As you know if you read my first blog, Leatherhead Choral Society, in conjunction with our friends from three other choirs, are tackling the choral monument that is Verdi’s Requiem. In further blogs I’ll be talking about all the activities that are going on but first I thought I should set the scene a bit.
If you had looked up Giuseppe Fortunino Francesco Verdi on Wikepeida as I just did then you would know he died in 1901 at the age of 88. His first opera (Oberto if you must know) was produced at La Scala when he was 26 and his last opera, (Falstaff) when he was 80. His final composition, the Stabat Mater, (published as one of his late “Four Sacred Pieces”) was written just four years before his death.
His Requiem which luckily for me also gets a page to itself in Wikipedia, was first performed in Milan in May 1874 when Verdi was 61, with the composer himself conducting. So it is a mature, but not a late, work by Verdi’s standards. After several very successful early performances it disappeared from the repertoire until it was revived in the 1903s to emerge as one of the most popular pieces of classical music.
The Requiem lasts about 90 minutes in performance and is usually performed on its own in a concert, which is what we are doing. Its popularity must stem from the glorious melodies, exciting rhythms and the stunningly dramatic nature of the music which make it one of the most operatic pieces of concert music ever written.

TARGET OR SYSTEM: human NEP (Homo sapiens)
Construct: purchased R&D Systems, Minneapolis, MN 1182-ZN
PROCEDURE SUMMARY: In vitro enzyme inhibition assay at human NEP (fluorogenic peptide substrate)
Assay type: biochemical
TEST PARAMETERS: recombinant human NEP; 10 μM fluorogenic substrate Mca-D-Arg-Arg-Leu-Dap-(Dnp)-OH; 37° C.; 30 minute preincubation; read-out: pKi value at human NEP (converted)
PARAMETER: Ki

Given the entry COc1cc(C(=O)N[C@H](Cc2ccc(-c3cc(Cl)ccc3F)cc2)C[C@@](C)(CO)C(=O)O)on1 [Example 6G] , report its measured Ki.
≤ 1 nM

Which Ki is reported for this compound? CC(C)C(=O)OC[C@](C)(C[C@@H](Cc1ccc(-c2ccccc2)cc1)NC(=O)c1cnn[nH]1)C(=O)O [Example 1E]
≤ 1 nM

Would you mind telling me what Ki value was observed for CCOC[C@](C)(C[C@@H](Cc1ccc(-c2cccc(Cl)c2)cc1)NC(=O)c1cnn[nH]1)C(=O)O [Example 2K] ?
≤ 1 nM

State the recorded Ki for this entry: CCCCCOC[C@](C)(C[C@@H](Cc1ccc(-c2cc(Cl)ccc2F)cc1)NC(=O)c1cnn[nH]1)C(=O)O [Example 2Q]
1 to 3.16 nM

One of the problems of performing the work is finding a venue big enough to hold the enormous forces required. Apart from the four soloists and huge choir required it needs 12 woodwind players, 16 brass players, 2 percussionists and as many string players as the conductor can shake his stick at. For this performance are using a slightly reduced orchestration performance version prepared by Ian Bauers. This is partly to cut down on costs and partly so that we can fit all the performers on the stage of our chosen venue, the beautiful GLive in Guildford.
Even with the reduced forces, it’s going to be a snug fit.